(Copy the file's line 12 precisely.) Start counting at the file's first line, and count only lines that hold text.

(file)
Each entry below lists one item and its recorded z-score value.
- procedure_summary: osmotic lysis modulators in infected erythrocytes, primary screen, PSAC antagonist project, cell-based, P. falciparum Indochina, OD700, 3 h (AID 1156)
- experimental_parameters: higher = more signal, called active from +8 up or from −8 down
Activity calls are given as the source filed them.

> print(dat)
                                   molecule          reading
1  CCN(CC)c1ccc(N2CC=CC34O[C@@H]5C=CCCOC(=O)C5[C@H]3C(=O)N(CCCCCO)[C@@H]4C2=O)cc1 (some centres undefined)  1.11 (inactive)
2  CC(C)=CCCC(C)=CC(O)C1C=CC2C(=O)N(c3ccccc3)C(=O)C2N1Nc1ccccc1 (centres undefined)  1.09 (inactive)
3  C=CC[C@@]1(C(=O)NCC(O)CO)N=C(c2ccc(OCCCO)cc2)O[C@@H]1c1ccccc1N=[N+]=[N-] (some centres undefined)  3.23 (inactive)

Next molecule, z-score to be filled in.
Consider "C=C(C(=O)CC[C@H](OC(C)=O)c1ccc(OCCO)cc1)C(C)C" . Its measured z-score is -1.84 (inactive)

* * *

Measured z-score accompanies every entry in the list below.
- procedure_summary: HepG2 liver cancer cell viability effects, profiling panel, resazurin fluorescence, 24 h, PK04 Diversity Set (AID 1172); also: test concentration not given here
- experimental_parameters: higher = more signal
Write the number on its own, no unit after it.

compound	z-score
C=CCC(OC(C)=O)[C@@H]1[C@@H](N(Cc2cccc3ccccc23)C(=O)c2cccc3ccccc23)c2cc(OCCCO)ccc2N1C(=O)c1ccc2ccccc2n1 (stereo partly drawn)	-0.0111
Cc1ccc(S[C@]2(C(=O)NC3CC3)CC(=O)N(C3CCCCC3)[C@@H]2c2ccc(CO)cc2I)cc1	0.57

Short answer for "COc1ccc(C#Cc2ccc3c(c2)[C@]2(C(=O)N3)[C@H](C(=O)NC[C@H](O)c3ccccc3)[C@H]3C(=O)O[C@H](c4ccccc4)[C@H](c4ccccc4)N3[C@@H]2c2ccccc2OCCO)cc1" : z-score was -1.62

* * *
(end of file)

* * *